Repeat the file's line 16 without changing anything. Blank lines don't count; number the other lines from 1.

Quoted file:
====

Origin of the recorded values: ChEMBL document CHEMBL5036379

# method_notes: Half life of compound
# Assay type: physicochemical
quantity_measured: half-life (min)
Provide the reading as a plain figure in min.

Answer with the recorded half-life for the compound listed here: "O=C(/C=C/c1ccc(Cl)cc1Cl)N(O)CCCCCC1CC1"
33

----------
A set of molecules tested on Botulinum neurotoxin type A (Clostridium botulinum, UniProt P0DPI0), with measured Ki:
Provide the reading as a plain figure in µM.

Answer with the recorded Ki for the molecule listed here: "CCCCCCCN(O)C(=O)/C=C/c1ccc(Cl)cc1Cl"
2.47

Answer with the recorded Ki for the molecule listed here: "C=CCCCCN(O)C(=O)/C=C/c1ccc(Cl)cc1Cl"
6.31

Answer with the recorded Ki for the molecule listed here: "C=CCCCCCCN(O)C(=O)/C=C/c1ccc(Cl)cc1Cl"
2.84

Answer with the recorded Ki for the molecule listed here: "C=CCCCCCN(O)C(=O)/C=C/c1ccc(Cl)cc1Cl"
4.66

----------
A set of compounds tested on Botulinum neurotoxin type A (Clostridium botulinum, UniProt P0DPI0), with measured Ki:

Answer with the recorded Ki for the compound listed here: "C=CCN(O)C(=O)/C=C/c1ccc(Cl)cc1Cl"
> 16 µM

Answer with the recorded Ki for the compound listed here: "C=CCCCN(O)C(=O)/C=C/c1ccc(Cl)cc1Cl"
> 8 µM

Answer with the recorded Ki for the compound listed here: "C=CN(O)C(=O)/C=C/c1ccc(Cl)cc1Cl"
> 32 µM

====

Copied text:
2.84